Antibiotics such as streptomycin or tetracycline thatAntibiotics such as streptomycin or tetracycline that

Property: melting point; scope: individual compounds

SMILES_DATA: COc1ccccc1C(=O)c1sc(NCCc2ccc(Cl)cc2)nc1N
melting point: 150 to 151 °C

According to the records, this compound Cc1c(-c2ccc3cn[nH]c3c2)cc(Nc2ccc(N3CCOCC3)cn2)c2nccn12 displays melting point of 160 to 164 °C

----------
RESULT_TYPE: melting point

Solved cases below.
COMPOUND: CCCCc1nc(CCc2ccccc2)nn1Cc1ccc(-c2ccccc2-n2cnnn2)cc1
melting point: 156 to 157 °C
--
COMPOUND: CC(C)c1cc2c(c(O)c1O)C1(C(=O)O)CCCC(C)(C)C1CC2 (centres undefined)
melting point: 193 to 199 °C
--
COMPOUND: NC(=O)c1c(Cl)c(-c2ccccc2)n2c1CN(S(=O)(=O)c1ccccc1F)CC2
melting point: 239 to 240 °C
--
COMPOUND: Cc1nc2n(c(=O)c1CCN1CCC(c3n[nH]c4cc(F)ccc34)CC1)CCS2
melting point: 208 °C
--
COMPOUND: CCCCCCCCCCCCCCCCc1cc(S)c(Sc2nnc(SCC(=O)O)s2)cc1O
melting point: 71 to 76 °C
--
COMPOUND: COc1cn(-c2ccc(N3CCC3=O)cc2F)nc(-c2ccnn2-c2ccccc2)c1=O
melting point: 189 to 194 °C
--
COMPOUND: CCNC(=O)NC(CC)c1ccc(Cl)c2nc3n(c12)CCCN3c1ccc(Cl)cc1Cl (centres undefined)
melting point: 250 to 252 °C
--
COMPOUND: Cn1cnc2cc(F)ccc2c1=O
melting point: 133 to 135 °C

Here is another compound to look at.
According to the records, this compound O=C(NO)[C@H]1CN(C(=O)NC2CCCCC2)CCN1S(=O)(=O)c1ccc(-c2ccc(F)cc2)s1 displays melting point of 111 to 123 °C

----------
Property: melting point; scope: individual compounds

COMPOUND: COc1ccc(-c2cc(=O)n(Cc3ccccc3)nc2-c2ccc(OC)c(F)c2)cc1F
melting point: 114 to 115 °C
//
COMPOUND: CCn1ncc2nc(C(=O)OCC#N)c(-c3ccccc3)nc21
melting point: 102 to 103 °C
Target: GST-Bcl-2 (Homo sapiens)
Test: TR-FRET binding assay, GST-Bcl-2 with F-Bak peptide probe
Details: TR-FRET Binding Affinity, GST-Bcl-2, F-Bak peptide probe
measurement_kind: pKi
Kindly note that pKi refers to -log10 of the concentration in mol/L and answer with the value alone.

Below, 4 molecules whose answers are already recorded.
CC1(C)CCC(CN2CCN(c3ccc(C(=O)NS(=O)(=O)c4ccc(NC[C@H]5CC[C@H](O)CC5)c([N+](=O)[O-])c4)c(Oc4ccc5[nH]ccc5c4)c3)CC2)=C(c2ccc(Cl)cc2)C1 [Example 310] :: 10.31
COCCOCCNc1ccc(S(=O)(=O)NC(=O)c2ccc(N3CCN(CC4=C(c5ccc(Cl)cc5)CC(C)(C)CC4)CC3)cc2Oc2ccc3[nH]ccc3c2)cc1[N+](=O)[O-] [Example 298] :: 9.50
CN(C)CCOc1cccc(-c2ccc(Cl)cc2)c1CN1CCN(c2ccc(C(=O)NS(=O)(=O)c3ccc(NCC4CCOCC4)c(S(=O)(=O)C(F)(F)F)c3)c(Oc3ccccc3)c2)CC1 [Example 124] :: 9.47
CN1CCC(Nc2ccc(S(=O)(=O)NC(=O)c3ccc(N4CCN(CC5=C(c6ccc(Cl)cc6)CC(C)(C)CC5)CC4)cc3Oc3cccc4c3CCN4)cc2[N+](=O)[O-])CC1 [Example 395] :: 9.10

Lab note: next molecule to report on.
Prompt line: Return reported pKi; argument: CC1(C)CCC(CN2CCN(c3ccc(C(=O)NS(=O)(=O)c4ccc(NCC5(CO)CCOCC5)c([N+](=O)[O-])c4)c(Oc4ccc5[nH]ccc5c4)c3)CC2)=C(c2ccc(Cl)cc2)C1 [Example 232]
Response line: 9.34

Antibiotics are a class of drug used to treat many bacterial infections. There are bactericidal antibiotics, such as penicillin, that function to unreservedly kill the bacteria cells. There also exists a type of antibiotic called a bacteriostatic, such as streptomycin or tetracycline that prevent the growth and reproduction of bacteria. “The first true antibiotic was discovered by accident by Alexander Fleming, a Professor of Bacteriology at St Mary’s Hospital London” (American Chemical Society, 2015). Antibiotics are usually chemicals produced by bacteria or fungi that are capable of inhibiting the growth and reproduction of bacteria, consequently killing the infection, or killing the bacteria outright as discussed above. Bacteria on the other hand are classed as either gram positive or gram negative. Gram positive refers to for example, Clostridium species and Bacillus species, which when saturated with Gram stain retain crystal violet within their cells and thus appear blue or purple under the microscope. Gram negative bacteria, for example, Pseudomonas species do not retain the crystal violet stain. The difference between the two groups is due to their different cell wall compositions (Griffin, 2018).Each year in the United States alone, at least 2 million people become infected with bacteria that are resistant to antibiotics and at least 23,000 people die each year as a direct result of these infections (Cdc.gov, 2018). Antibiotic resistance means that researchers have to engage in “an infectious arms race” (Hede, 2014), to develop new antibiotics to treat new, resistant, bacterial infections as quickly as they arise in hospitals all over the world. The consequence of antibiotic resistant bacteria can be catastrophic (Frieden, 2013), in the short term leading to increased morbidity in patients, increased mortality, longer patient hospital stay, increased cost of healthcare, and the subsequent spread of the multi-drug resistant bacteria (N. Naegeli and J. Roup, 2016).Literary Review:Antibiotics are used habitually, and over use is widespread. This has caused an abundance of different types of bacteria to become resistant (unresponsive) to antibiotics. Because resistance has become more common, many diseases cannot be treated as well as they could in the past (PubMed Health, 2013), as agreed with by (Lee Ventola, 2018) on this paper discussing antibiotic resistance. A common cause contributing to the antibiotic resistance crisis is people feeling their symptoms alleviate after 3 or 4 days of antibiotic use and not finishing the full course as prescribed (Duong, 2015). The residual bacteria remaining from the infection reproduce and multiply to a strain resistant to the antibiotics used to treat the infection. This is intrinsic resistance. Acquired resistance is the process of a bacterium changing in the way it protects itself from an antibiotic via a genetic change or the transfer of a gene coding for resistance from another bacterium cell in the process of horizontal gene transfer. According to the Duke Global Health Institute (Boyce, 2017), the main factors precipitating the threat of antibiotic resistance is the abuse of antibiotics and lack of viable drug alternatives, culminating in an acceleration of bacteria developing resistance. Antibiotic resistance is directly responsible for 25,000 deaths in Europe per year, most of which are avoidable by using antibiotics properly (Health and Food Safety, 2016). Moreover, pharmaceutical companies are often reluctant to inject money into the research and development of new antibiotics due to unfavourable returns on investment (Kanapaux, 2004). People will typically use antibiotics only for a week or two at most, hence they generate less of a profit than other drugs. For example, chemotherapy drugs to treat cancer, or long term pain medications (BNF 74, 2017). The World Health Organisation has developed a list of 3 main bacteria strains that fall under their critical priority class for the development of new antibiotics: acinetobacter baumannii, pseudomonas aeruginosa and enterobacteriaceae. These bacteria are most commonly contracted from contaminated food, water or hospital equipment     (://www.ncbi.nlm.nih.gov/pmc/articles/PMC2946687/)                         . The resulting infections can cause severe, life-threatening illnesses, including pneumonia and gastrointestinal illness, for which there are no effective treatments (9). – Done to here In terms of the future for antibiotics, the best way to solve the antibiotic resistance crisis is to increase infection prevention rather than treating infections already contracted. This means more thorough handwashing, more use of ppe and maintaining a generally high standard of hygiene in the clinical and community settings. Moreover, developing rapid diagnostic and biomarker tests that empower providers to withhold antibiotics from patients who don’t have bacterial infections and shorten antibiotic courses for those who do (10) could aid in the prevention of antibiotic resistance in the future by effectively eliminating unnecessary prescriptions for antibiotics. The most common tests found in GP practices today are the C reactive protein test (CRP) and urinalysis machine; CRP testing has reduced antibiotic prescribing for respiratory tract infections by 25% (17). However, this is can be a paradox, as often people do not feel that they have received treatment from their physician if they are not prescribed medication; this pressures doctors to prescribe antibiotics when they are not needed just to satisfy their patients demand for drugs to cure their infection. On the same note, many doctors are reluctant to restrict their antibiotic prescriptions, as other doctors who do not concern themselves with the problem will continue to over prescribe the drugs, depleting motivation for some doctors to prevent antibiotic resistance. Furthermore, a doctor’s main responsibility is with his or her patient, so not treating them for the sake of societal antibiotic resistance prevention does not sit well with many physicians (11). This can account for the majority of antibiotic prescriptions in England in 2014 being written by GP doctors (74%) compared to 11% for hospital inpatients, 7% for hospital outpatients, 5% by dentists and 3% in other community settings (15). According to the BMJ, these days, antibiotic prescribing is closely monitored by NHS trusts and GP practices across the UK, with the aim of reducing overuse and inappropriate use of antibiotics, in order to reduce the spread of antimicrobial resistance (12). This has been proven to be effective in the GP primary care setting with a reduction of 8.5% in prescribing of antibiotics, however NHS trust hosptals showed an increase of 33.3% between 2010 and 2014 (16). A study has also reported that a treatment regimen consisting of a high initial dose followed by an extended tapering dose of antibiotic optimises antibiotic use and improves the success of eradicating infections (30% less antibiotic drug required) (13). Therefore this method of antibiotic dosing may be something to research further in medical research for future use of antibiotics. On the other hand, MJ llewelyn argue that (14) that the body’s own immune system is capable of ‘mopping up’ the remaining live bacteria pathogen along with the debris following a course of interrupted antibiotic treatment, in essence, not finishing the course. The relation between antibiotic exposure and antibiotic resistance is unambiguous both at the population level and in individual patients. Reducing unnecessary antibiotic use is therefore essential to mitigate antibiotic resistance argues the article. Moreover, another challenging factor straining the effort to stay ahead of the antibiotic resistance curve is the use of antibiotics in agriculture to prevent livestock becoming diseased from bacteria. This has obvious economic advantages, less livestock die, so higher profits in farming(19). The report on agricultural use also reports that only 5% of the 139 academic papers identified in a separate literature review argued there was not a link between antibiotic consumption in animals and resistance in humans, while 72% found evidence of a link. The report’s authors suggest this supports a link and provides enough justification for policy makers to aim to reduce the global use of antibiotics in food production to a more appropriate level. Farmers will not cut out antibiotic use altogether unless there is a suitable and effective alternative, so tighter regulation over quantity dispersed to farm animals can ultimately reduce the rate of resistant bacteria growth.To conclude, it would be naive for any scientist to claim that they know the future for antibiotics and their applications for modern medicine, however it is fair to conclude that it is vital to reduce the volume of antibiotics given out; especially where they are not needed and won’t alleviate an infection. There is a resounding confidence amongst all of the literature I have researched for this paper that antibiotics have their place in modern medicine, and hopefully the future of modern medicine, but it is imperative that they are not abused. I don’t believe that there will be an apocalypse and/or an antibiotic free era (19), as the WHO is actively working to prevent this from happening.